Caesars Entertainment Corp. said late Friday it reached an “amended restructuring support agreement” with its largest lenders as the company attempts reduce the bulk of its gaming industry-high $22.8 billion in long-term debt.
In a statement filed just before midnight (PST), Caesars said the agreement “reaffirms” the support of the largest creditors for the restructuring of the company’s largest operating division, which was placed into bankruptcy in January. The company did not reveal any new considerations it gave the lenders for renewed support.
The plan for the restructuring remains the same; Caesars is asking a federal bankruptcy judge in Chicago to convert Caesars Entertainment Operating Co. into a real state investment trust. The division, which has $18.4 billion in debt, controls Caesars Palace, Caesars Atlantic City, Harrah’s Reno and more than a dozen regional properties. The restructuring is expected to trim almost $10 billion of debt from the books.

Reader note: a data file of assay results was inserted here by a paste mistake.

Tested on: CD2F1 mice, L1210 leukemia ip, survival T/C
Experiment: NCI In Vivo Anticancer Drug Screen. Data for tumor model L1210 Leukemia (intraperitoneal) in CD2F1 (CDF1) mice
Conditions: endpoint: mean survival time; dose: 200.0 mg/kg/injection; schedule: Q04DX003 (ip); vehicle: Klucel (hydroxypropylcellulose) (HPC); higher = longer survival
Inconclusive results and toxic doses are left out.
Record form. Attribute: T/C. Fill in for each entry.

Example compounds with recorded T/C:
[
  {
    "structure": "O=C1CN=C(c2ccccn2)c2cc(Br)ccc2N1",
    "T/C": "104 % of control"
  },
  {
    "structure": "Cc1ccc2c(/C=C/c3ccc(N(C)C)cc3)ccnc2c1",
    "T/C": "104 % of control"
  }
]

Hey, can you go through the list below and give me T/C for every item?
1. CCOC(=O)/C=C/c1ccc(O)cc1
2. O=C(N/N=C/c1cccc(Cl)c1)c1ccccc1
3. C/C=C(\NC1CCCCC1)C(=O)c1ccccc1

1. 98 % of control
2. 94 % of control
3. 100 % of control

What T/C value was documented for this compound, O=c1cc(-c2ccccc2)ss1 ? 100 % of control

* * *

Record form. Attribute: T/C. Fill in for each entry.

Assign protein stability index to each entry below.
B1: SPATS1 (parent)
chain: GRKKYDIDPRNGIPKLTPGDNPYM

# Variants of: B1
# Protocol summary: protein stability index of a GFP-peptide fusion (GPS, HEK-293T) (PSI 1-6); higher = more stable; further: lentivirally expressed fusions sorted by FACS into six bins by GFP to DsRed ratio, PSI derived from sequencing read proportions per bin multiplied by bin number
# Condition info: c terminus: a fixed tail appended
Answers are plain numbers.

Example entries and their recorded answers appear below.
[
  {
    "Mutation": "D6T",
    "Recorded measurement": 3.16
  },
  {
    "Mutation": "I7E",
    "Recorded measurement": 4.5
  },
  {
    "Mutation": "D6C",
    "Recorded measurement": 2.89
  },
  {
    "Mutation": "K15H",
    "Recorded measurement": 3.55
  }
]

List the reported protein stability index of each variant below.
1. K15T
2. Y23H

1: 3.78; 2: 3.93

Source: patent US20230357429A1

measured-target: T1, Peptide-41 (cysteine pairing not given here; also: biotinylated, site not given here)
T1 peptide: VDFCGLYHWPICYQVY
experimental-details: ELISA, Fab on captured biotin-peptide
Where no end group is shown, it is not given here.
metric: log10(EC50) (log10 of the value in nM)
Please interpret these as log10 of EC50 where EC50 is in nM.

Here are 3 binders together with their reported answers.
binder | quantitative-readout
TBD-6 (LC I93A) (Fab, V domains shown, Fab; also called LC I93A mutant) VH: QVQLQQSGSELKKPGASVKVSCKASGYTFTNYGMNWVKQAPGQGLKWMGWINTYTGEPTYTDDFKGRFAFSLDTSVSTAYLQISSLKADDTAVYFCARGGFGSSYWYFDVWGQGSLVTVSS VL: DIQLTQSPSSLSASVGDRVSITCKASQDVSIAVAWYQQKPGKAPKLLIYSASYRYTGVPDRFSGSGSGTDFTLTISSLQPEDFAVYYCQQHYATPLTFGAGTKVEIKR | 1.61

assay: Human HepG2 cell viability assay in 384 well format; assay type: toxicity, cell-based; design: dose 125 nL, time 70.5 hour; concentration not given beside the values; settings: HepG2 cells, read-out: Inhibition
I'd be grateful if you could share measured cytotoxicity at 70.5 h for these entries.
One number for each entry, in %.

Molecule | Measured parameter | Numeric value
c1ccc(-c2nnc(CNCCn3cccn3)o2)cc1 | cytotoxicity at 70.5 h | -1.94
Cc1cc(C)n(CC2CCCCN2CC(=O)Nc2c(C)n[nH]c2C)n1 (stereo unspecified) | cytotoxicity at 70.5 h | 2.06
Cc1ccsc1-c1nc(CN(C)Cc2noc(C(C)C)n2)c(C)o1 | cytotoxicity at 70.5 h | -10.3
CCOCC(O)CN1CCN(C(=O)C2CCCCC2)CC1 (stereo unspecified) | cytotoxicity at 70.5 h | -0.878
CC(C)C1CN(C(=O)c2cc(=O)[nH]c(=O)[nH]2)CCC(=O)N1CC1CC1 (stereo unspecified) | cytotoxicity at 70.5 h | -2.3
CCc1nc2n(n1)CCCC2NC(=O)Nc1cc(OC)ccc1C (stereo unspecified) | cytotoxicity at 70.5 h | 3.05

In July, Caesars struck an agreement with a group of its second-lien debt holders on the restructuring plan, which also includes folding another operating division, Caesars Growth Partners, back into the parent company.
“Today’s agreement demonstrates Caesars Entertainment and CEOC’s ongoing efforts to complete the restructuring of CEOC consensually and expeditiously,” the company said in a statement.
Caesars was handed a setback last week when the bankruptcy judge said the company could not pursue a fast appeal to his ruling that allows bondholder lawsuits to proceed.
Caesars wants to overturn the ruling, saying four lawsuits by bondholders in New York and Delaware could push the entire Las Vegas-based company into bankruptcy.
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